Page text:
Writing The Transformation of the Roman West

The invitation to deliver a Plenary Lecture at the International Medieval Congress at Kalamazoo in 2016 set me thinking about how to tackle what I had come to regard as the major problem in late antique and early medieval studies. How can we bring together the excellent, but very divergent, scholarship of recent years? On the one hand there has been wonderful work on the socio-religious history of the period, spearheaded by Peter Brown, and on the other there have been major studies of socio-economic and political changes, where the contributions of Chris Wickham and Michael McCormick are just the tip of an iceberg. The solution that I chose to follow was to find a way to quantify religious change, and to set the figures that I came up with against other figures: numbers of barbarians, the size of the Roman army and of the imperial bureaucracy. That the number of barbarians was comparatively low was no surprise. The arguments of Walter Goffart have made everyone look carefully at the scale of migrations, although, of course, the current migration crisis in the Mediterranean has brought home the reality of people on the move. But with regard to the figures for the Church the result was a surprise even to me, despite the fact that I had been looking at the ecclesiastical accumulation of property for ten years or more, and had already argued in 2013 that around a third of the property of Western Europe was in ecclesiastical hands by the end of the seventh century. It had not struck me, however, that one might be able to estimate the number of clergy in the immediately post-Roman World, and even when I delivered the plenary at Kalamazoo I had still not realised the full extent of the documentation available. The task would have been extremely difficult before the publication of the Prosopographie chrétienne du bas empire, but I was also lucky enough to make contact with a project on priests in the late-antique/early-medieval world which is being run by Robert Wiśniewski in Warsaw. The fact that the resulting figures are directly comparable to the figures that have been advanced for the late Roman army allowed me to describe Late Antiquity as a period which saw a change from a secular society dominated by the Roman army and its needs

to an ecclesiastical society dominated by the Christian Church. When I showed a draft of my work to Chris Wickham he described the change that I had identified as ‘ecclesiasticisation’. Although the resulting book does deal with the barbarian migrations, it is essentially concerned with what the Roman World looked like in 300 and what the Western European World looked like in 600. I was concerned to characterise the change over those three centuries, rather than to explain it, although of course comments on the barbarians, on the actions of some ecclesiastics, as well as on the emperors and the senatorial aristocracy hint at some elements of an explanation. The barbarians themselves were not numerous enough to cause the massive changes that took place in Late Antiquity, although the failure of the imperial leadership to deal with them was a major issue. The reactions of churchmen to the general crisis of the period, and the impact they had on the population at large, which have been central to Peter Brown’s work over the last twenty year, are clearly central. But there is obviously a good deal more work to be done. For a start, I would argue that we need to add precision to our understanding of the ecclesiastical accumulation of wealth. Exactly when did gifts of land to the Church become more important than gifts of treasure? What impact did this have? It is worth remembering that an aristocrat could easily replenish his moveable wealth from property while he still possessed enormous estates. Did the Church’s accumulation of property have an impact on how land was exploited? In some regions the answer is unquestionably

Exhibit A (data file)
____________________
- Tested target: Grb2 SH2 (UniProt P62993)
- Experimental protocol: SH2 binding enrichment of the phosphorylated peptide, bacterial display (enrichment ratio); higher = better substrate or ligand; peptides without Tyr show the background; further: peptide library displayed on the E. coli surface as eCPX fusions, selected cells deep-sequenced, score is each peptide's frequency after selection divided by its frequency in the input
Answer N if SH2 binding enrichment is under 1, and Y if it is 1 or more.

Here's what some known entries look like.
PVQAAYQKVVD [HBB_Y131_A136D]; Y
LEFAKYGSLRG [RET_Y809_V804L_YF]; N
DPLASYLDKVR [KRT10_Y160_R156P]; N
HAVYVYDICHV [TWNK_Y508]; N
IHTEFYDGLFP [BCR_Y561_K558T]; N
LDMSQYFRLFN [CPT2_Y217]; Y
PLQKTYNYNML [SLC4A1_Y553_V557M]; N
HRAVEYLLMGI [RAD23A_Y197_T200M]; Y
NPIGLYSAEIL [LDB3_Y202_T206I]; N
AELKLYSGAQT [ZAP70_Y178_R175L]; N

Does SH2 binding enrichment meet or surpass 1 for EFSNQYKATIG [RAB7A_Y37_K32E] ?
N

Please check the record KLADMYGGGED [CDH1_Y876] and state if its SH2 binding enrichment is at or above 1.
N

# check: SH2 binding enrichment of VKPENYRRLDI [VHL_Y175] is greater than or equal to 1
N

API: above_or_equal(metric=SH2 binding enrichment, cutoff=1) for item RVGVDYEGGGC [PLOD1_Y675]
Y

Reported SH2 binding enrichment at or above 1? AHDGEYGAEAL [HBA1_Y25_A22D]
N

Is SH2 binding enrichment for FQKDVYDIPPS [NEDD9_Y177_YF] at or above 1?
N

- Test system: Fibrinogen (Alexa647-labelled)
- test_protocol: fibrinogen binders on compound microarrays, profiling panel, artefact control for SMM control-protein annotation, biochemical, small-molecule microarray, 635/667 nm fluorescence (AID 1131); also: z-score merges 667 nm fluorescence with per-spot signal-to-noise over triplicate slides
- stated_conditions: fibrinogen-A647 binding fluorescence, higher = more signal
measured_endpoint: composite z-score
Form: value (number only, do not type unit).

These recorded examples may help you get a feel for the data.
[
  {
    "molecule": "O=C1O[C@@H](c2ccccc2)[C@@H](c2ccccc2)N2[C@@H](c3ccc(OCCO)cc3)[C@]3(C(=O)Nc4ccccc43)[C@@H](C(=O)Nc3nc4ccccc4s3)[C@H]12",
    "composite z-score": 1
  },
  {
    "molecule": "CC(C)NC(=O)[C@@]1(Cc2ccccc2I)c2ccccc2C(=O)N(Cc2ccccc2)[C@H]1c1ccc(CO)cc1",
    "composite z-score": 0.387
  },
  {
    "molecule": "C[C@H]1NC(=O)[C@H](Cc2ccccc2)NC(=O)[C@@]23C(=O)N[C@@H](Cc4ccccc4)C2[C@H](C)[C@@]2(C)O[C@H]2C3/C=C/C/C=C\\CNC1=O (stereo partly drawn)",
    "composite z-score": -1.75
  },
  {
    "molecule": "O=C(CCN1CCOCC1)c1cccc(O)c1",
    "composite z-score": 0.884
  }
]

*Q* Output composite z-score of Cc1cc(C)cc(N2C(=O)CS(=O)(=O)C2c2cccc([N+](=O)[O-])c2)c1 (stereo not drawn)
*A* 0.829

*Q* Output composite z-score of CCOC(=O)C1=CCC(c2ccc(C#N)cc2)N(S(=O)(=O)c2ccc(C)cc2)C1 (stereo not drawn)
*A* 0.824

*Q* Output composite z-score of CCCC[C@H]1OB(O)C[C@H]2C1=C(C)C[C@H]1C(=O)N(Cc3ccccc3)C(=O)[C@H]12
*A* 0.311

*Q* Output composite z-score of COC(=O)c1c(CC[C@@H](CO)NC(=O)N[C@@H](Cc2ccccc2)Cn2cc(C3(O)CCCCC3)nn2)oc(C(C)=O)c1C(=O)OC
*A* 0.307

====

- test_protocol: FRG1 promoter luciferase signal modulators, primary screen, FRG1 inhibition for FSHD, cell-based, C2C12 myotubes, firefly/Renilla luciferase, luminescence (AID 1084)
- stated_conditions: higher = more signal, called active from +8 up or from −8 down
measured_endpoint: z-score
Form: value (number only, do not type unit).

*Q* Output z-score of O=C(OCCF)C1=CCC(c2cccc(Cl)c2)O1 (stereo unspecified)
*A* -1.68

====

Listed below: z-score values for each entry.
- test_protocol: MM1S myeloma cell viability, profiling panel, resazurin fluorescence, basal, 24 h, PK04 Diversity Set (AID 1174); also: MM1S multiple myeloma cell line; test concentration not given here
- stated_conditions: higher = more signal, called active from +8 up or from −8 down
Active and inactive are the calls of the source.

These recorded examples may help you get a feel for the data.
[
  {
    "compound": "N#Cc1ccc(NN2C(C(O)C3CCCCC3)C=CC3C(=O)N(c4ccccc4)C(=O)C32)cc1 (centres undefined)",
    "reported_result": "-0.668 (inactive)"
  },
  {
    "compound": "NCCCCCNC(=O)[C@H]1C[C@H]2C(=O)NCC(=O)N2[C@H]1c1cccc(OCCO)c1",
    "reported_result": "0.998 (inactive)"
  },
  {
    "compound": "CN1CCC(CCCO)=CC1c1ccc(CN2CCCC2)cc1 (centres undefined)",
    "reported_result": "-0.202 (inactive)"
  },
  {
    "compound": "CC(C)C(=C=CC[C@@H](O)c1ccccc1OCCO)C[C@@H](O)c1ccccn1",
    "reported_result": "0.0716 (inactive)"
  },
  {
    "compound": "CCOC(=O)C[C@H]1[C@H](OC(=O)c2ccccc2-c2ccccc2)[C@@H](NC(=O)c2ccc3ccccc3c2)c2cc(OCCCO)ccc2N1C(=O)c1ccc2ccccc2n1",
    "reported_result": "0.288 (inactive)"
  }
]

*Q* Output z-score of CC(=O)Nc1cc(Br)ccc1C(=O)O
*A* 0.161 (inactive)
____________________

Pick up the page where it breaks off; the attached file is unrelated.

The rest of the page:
‘yes’, but can we generalise? And there is a further question that is becoming ever more pressing, and which I only referred to in passing. What was the impact of the Justinianic Plague? The work which is being spearheaded in part by Michael McCormick is putting the Plague firmly on the map, as Kyle Harper’s recent study has made abundantly clear. But we need to look carefully at the chronology. The Plague is a development of the 540s. How much had changed already before it hit the Mediterranean? Most of the barbarians were already settled in Western Europe or North Africa by that time. Of the major groups of incomers only the Lombards had yet to find their place in the world. I don’t doubt that the impact of the Plague was massive, but had the shift from endowing the Church with property rather than treasure already taken place, or is it primarily a shift of the late sixth century? And if so, is the change a reaction to a situation that was taken by some as apocalyptic? Here we hit a major evidential problem, because the charter record, which allows us to quantify property, only becomes significant in the seventh century, whereas references to treasure can be found throughout the corpus of Church writing in the fifth century. That, I would suggest, is the problem that most needs addressing. But I hope that the initial conclusions of this short book at least demonstrate that we have to combine what have hitherto been separate socio-religious and socio-economic areas of study, because only by combining the different approaches can we fully get to grips with what appears to be the major change in Late Antiquity.

By Ian Wood

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